Wednesday, December 01, 2010

Tutorial Pt1 - Creating an Elementary File

Tutorial Pt1 - Creating an Elementary File

When examining ICC (SIM)/ UICC ((U)SIM) Cards data is commonly extracted and harvested from particular elemenary files (EFs) as specified in GSM11.11/3GPP 31.102. The particular EFs referred to are:

Transparent EF: an unformatted data field; containing a sequence of bytes that can be accessed individually or in variable length.
 Linear Fixed EF: Formatted data field with records that all have a constant length  

Cyclic EF:  Formated data field derived from a linear data field with constant length


From these EFs the data commonly acquired are identities and records such as IMSI, Phonebook, SMS, Location Information etc, to name but a few. The structure and type of content allocated to unformatted and formatted EFs  above, has remained fairly constant with ETSI, GSM and 3GPP standards.

Evidentially, of course, examiners are often focussed on merely obtaining the content of a particular EF with reliance placed entirely upon the SIM/USIM reading tool to process that objective. Due to limitation in applied attendance time (and whatever the causes might be for that) means the examiner rarely scratch the surface to comprehend the coding of the commands that are issued when selecting an EF etc (and the subject will be discussed in a later tutorial). However, prior to selecting an EF there is important information that needs to be known about how elementary files and their life cycles are created in the first place and their associated file templates. This tutorial therefore provides a brief looks at what is involved in creating an EF and some help hints for examiners relevant to forensics. 

Why would this be of interest to examiners? Without a created EF there would be no EF to select in the first plus thus ultimately no data to be extracted and harvested. Where examiners are dealing with illicit data couriers (the cybercrime paradigm, industrial espionage, terrorist data etc) these intelligent bandits are demonstrating that they are as competent to a degree that is can be said to be equal to or more advanced than examiners and naturally they to outwit and seek to hide information in elemetary files that avoids detection by standard evidence SIM/USIM reading tools.  So both these point represent reasons for examiners understanding how EFs are created and what can be revealed from knowing the templates and coding of the commands for that purpose.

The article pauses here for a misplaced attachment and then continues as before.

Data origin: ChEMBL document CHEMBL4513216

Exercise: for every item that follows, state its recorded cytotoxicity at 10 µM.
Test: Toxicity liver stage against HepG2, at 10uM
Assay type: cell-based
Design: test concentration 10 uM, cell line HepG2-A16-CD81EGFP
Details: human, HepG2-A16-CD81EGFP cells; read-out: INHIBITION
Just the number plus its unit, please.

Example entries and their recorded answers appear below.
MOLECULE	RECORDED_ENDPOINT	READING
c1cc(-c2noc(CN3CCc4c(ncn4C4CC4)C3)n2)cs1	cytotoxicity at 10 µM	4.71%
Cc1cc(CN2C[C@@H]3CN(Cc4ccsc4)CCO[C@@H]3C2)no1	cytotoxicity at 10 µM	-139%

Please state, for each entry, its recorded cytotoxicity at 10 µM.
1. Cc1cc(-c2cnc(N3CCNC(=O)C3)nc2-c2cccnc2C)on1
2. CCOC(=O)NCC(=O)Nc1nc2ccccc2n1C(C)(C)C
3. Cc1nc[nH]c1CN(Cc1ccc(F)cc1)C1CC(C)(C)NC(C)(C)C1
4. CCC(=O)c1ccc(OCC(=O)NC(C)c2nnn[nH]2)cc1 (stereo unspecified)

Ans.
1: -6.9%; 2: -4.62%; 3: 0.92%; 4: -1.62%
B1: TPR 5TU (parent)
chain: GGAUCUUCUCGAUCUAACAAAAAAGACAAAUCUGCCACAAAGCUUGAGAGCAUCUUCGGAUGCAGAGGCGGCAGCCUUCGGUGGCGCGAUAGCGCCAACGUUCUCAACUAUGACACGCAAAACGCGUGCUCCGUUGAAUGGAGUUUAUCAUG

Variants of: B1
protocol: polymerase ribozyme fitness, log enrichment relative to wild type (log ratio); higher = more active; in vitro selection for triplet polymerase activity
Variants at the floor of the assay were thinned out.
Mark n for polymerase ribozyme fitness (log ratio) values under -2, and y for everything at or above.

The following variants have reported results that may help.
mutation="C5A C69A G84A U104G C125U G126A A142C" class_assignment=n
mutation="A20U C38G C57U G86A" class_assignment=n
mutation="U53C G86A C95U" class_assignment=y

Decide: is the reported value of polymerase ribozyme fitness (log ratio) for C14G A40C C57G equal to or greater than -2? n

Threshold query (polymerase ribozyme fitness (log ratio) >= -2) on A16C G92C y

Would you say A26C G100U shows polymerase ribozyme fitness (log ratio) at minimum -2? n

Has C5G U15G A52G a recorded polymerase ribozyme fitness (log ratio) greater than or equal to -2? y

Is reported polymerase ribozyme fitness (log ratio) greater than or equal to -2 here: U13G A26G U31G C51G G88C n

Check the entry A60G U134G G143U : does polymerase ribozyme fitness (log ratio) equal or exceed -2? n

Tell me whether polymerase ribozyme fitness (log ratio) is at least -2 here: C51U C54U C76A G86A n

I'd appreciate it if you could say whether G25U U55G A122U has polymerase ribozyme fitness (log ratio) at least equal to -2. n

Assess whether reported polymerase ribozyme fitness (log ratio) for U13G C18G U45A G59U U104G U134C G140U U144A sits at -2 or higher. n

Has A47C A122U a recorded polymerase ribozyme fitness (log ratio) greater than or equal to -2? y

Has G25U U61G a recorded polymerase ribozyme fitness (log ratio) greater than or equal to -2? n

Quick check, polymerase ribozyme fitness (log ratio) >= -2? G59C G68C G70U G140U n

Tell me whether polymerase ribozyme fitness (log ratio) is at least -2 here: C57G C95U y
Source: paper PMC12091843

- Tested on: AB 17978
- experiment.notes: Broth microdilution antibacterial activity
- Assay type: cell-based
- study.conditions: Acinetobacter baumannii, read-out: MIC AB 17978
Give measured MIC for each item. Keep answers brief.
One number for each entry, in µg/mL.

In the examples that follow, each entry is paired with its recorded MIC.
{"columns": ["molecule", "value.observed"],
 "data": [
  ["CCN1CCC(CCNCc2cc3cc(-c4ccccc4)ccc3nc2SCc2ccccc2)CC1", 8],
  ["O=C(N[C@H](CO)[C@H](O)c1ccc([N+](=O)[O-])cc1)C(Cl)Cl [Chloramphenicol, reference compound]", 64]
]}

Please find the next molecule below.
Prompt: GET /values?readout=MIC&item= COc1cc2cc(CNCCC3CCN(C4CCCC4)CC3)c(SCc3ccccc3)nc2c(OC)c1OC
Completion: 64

It should be understood that technical advancements and technology evolution have not been without their impact on ICC/UICC and therefore when starting out it is important that examiners have awareness about the evolving standards that should be considered and effort that should be made to comprehend the instructions in them. The standard I have choosen for this tutorial is TS 102 222 Administrative Commands for telecommunication applications as this is the standard that defines creating EFs on ICC and for UICC, too.
Reference to ICC/UICC is intended to mean elementary files that are created etc on them and not the OS, physical or some logical aspects of ICC/UICC.  

To start with the two versions of the same standard for this discussion have been used and are identified below. I should point out there are over 26 different versions of this particular ETSI Standard.

TS 102 222 V3.0.0_60 May 2000 and TS 102 222 07.01.00_60 February 2007 

TS 102 222 V3.0.0_60 May 2000

 TS 102 222 07.01.00_60 February 2007

The first point to note is the inclusion of additional elements in the later version of the standard and the re-ordering of the template. This example will hopefully and immediately illustrate why SIM/USIM readers obtain different bits, nibbles and bytes in the hex string and content of SIMs/USIMs. Or said another way, the omission to extract and harvest data from SIMs/USIMs

The second point to be learned from the finding above should lead examiners to question: which adopted standard is the format of the EF recorded on the ICC/UICC under examination?  The only way you will know that is to identify the template to which the EF has been coded. Each brand name manufacturer has there own tools to obtain the coded template information but there are several application vendors out there that also produce third party software.

Prior to obtaining software examiners need to have some indication how template data can be illustratring for coding purposes, which shall be dealt with in the next tutorial.

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